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Tuned Up Tool for Music Scholars

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A screenshot showing the variety of subject tags used in the Online Resources for Music Scholars annotated bibliography. Users can sort the bibliography’s listings with a single click using the tags.

 

February 9, 2011 – For music scholars conducting research online, there is a dizzying array of resources that are literally at their fingertips. The challenge is in determining which to use. To help make sense of the flood of information, and assist scholars in identifying resources with the most extensive and academically-rigorous material, Loeb Music Library has revitalized an old tool.

The new Online Resources for Music Scholars is a searchable, sortable, annotated bibliography of more than 300 Web sites that have been evaluated for academic quality and the strength of their digital archival collections. Each annotation summarizes what kind of information can be found on a site – scores, biographies, digital audio, etc. – meaning researchers will know whether the site holds the material they need even before they visit it.

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In addition to using keywords to search the bibliography, scholars can use subject tags to sort the listings with a single click. Rather than scrolling through more than a dozen pages, a user can simply click on the “jazz” tag to see a list of all jazz-related sites.

The database is also compatible with the iSites platform, which hosts the course Web sites for Harvard College and the Graduate School of Arts and Sciences. The new guide can be customized based on preselected keywords or content tags and then embedded into a course site, giving students immediate access to the type of resources their instructor deems important.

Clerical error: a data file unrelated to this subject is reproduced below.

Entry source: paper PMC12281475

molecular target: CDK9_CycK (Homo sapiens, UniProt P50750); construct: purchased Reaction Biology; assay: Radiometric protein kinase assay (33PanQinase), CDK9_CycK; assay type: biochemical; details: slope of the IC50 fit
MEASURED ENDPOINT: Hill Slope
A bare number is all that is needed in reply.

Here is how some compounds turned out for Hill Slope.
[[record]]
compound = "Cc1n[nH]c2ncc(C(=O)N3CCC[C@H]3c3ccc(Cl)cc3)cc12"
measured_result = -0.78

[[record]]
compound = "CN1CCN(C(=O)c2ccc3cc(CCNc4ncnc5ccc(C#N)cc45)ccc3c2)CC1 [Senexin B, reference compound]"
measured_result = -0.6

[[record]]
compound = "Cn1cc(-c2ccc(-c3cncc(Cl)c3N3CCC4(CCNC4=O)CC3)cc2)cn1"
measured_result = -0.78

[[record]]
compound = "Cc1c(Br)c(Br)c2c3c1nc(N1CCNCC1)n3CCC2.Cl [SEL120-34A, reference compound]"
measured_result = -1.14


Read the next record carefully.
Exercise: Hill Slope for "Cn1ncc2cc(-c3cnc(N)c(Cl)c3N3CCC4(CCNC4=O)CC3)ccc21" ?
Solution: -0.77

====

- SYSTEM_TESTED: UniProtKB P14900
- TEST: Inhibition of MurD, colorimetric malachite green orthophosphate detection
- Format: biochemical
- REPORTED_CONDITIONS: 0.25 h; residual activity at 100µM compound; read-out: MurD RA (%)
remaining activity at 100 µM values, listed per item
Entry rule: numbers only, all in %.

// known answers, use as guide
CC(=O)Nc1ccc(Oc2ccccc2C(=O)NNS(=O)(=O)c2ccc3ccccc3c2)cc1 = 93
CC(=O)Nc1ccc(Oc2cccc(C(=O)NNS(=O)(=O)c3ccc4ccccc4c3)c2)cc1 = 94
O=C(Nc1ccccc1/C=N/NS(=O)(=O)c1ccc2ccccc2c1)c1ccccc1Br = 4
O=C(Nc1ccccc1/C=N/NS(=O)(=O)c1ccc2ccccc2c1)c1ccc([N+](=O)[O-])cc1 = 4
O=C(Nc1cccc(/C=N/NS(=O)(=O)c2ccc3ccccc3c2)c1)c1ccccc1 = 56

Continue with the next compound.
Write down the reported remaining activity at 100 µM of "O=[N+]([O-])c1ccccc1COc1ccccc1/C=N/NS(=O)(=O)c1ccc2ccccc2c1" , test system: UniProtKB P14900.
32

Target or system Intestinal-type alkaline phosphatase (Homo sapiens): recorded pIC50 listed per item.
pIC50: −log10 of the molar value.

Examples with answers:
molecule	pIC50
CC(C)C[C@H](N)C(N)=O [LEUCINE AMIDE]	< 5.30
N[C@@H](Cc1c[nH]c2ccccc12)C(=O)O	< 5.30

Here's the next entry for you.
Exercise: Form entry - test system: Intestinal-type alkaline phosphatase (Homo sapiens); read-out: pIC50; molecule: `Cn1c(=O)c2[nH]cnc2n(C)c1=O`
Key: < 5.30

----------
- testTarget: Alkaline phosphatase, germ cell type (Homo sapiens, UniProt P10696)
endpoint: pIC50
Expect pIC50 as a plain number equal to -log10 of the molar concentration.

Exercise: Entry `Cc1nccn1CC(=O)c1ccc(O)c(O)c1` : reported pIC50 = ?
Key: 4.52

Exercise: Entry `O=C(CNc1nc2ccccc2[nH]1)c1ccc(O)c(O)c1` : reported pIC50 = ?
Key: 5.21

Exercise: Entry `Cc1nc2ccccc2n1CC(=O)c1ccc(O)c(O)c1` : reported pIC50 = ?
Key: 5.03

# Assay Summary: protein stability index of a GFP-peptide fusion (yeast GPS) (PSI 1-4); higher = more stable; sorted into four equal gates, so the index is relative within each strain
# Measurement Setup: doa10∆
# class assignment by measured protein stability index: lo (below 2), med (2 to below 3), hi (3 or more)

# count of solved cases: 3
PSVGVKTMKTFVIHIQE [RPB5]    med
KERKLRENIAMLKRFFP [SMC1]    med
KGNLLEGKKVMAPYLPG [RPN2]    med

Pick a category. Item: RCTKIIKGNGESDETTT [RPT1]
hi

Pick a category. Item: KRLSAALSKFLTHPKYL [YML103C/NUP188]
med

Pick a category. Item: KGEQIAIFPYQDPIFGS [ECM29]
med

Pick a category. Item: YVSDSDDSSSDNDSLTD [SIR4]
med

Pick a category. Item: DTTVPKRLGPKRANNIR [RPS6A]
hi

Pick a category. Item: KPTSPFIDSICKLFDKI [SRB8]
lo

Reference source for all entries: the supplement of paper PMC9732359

“The ability to customize the view of the database is particularly useful if we want to give students a list of sites that are immediately relevant,” said Kerry Masteller, Reference and Digital Program Librarian at Loeb Music Library, who, along with Reference and Research Librarian Liza Vick, maintains the bibliography. “Students can explore those limited resources, but also have the ability to browse the full database for additional materials.”

Originally created as a static Web-based research guide, the explosion in the number of online music resources in recent years made the guide cumbersome to navigate and confusing for users. Masteller and Vick looked for a solution in the annotated bibliography tool designed by Senior Software Engineer Christopher Jeris, in collaboration with HCL Information Technology Services colleagues Mark Farrar, Zhenyu Zhao, Steven Ng and Julia Ashmun. Also taking part in the development was a working group that helped shape the design and interface of the original application: Jeris, Bassey Irele, Mary Beth Clack, Enrique Diaz, Michael Hemment and Sebastian Hierl.

“One weakness of the old guide was that you had to know what you needed before you could determine what resources you should use,” Masteller said. “With the new guide, users are able to discover resources in a much more intuitive way. This format makes it much easier for users to find the correct resource, and find it faster than ever before.”

In addition to making it easier for researchers to find the resources they need, the redesign has simplified the work of librarians who update and maintain the guide. Rather than listing sites which contained a variety of materials, such as scores, recordings and biographical information multiple times, librarians can now list each site just once, and use subject tags to identify the various resources it contains.

The Online Resources for Music Scholars is available for use by students and researchers anywhere in the world. It is discoverable on the Loeb Music Library homepage under Research Tools; along with two other annotated bibliographies, the African Video Collection and the Germanic Film Database, is discoverable via the Research Guides page of the HCL Web site; and through the E-Resources portal on the Harvard Libraries site.